Here is what Boone said this past week: "You never say never with anything. But I would also say we feel we have a great team right now. ... Obviously things happen that might force Brian and his staff to pivot on certain things. But I think it's safe to assume we're going to Spring Training with the team we have."
With the potential of injuries or health issues, would it be wise for the Yankees to get a sixth starting pitcher?
-- John A., Casselberry, Fla.

There's a standard saying that you never have enough pitching, and this is something the Yankees are said to be exploring. On paper, they have Luis Severino, James Paxton, Masahiro Tanaka, J.A. Happ and Sabathia, but there are question marks with several of those names, and this is the time of year when prices can drop for players still on the outside looking in.
Gio Gonzalez and Ervin Santana were recently mentioned by MLB Network insider Jon Heyman as possibilities for the Yanks. Both have had success in the Majors, but would be looked at more as innings-eaters who could bump the likes of Luis Cessa, Domingo Germán and Jonathan Loaisiga from the big-league roster. Stay tuned.
Will the Yankees consider re-signing Troy Tulowitzki if he plays well this year?
-- Logan J., Bethesda, Md.

It's too soon to make predictions about Tulowitzki's 2020 season, since we are still trying to figure out what his '19 will look like. Clearly, he is motivated to prove he can still be an everyday big league shortstop, and the Yankees plan on giving him that opportunity, but he hasn't played in a big league game since July '17.

Tulowitzki doesn't need to reclaim his vintage Rockies-era performance level. If he can stay on the field and be a regular contributor until Didi Gregorius returns, the Yankees would be thrilled. It's probably best to plan on Tulowitzki being a short-term fill-in, at least for now.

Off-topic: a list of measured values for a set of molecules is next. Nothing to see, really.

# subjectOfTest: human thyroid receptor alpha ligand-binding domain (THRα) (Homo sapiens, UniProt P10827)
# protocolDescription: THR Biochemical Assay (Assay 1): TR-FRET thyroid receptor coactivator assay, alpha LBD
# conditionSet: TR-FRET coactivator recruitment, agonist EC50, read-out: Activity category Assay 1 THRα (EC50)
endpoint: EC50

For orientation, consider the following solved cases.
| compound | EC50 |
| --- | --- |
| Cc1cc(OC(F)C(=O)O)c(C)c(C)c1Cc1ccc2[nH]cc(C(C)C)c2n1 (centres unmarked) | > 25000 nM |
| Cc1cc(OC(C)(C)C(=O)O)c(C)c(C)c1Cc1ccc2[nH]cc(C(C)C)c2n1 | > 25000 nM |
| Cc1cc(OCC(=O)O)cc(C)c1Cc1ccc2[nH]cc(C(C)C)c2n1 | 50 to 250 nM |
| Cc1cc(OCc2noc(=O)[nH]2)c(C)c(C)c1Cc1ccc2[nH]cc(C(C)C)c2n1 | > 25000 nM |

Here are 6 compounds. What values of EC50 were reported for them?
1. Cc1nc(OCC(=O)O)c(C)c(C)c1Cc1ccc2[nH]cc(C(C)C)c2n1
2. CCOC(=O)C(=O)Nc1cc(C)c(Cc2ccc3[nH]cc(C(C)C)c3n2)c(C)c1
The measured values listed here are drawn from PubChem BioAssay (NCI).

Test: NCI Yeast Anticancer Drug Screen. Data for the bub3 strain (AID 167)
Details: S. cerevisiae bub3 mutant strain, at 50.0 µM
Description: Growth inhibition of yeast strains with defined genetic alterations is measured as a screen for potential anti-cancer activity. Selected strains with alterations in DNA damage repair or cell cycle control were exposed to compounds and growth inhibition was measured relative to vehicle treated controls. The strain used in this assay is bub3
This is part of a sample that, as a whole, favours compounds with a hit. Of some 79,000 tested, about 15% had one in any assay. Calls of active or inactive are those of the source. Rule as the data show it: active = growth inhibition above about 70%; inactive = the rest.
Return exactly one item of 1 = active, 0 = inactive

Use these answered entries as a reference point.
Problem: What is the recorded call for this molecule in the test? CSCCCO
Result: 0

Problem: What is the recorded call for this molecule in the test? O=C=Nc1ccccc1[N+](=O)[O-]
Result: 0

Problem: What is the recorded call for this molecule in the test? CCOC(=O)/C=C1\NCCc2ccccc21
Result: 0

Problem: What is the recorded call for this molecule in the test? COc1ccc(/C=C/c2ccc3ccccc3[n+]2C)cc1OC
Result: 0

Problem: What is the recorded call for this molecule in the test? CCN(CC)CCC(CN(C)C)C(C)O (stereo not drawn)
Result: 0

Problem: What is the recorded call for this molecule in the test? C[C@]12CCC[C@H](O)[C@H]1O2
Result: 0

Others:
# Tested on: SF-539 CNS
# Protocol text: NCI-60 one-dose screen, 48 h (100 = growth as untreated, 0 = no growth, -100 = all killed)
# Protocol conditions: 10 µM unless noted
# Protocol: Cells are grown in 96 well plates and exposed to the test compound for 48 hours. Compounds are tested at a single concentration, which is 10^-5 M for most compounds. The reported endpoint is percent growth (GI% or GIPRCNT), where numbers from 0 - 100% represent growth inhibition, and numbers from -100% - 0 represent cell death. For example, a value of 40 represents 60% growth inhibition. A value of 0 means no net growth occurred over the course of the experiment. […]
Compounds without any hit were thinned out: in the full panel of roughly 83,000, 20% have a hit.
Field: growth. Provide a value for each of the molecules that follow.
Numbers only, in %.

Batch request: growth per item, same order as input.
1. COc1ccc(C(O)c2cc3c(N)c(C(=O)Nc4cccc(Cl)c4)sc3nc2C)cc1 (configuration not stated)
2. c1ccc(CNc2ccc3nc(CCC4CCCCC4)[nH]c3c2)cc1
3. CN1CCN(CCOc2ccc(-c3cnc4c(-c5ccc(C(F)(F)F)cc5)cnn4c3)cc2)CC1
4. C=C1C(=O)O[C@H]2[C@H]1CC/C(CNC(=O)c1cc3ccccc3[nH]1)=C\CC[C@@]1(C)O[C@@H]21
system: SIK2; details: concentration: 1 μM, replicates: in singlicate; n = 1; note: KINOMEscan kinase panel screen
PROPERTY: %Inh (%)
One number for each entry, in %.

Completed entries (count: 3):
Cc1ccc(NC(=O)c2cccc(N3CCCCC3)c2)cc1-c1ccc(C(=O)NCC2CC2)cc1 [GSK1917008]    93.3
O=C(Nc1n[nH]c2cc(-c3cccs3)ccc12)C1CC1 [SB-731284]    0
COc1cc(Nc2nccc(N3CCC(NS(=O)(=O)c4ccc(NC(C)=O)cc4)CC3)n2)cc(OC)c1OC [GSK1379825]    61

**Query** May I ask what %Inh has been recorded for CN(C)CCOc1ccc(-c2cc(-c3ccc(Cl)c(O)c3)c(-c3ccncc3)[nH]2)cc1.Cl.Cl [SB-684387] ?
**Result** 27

What is Jacoby Ellsbury's status and how does he fit in with the Yankees this coming season?
-- Eddie R., Emporia, Va.

Ellsbury is expected to be healthy following his left hip surgery, but it's unclear how he would crack the outfield mix of Brett Gardner, Aaron Hicks, Aaron Judge, Giancarlo Stanton and perhaps Clint Frazier. At best, Ellsbury projects as a reserve, though his left-handed bat would provide some balance to a roster that has grown increasingly righty-heavy.
On paper, there does not appear to be much playing time, but at-bats have a strange way of appearing. A year ago, you probably wouldn't have guessed that Billy McKinney, Jace Peterson and Shane Robinson would all garner big league plate appearances for the Yankees. They did, with the Ellsbury and Frazier absences ultimately prompting the Andrew McCutchen trade.
Cashman recently said there have been trade proposals for Ellsbury, but he characterized them as "money laundering" -- one expensive contract for another. The recent rumors of a Johnny Cueto trade with the Giants would fit into that category. Ellsbury has a no-trade clause, but to date, the Yankees have not approached him about waiving it.

What is the status of Jordan Montgomery? Do the Yankees have any plans of putting him back in the rotation this year?
-- Dave S., Harrisburg, Pa.

Montgomery is recovering from Tommy John surgery performed in June. The Yankees have said they anticipate that he will be big league ready sometime in the second half of the season. It would not be a surprise to see Montgomery make starts for the team in August or September.

Bryan Hoch has covered the Yankees for MLB.com since 2007. Follow him on Twitter @bryanhoch and on Facebook.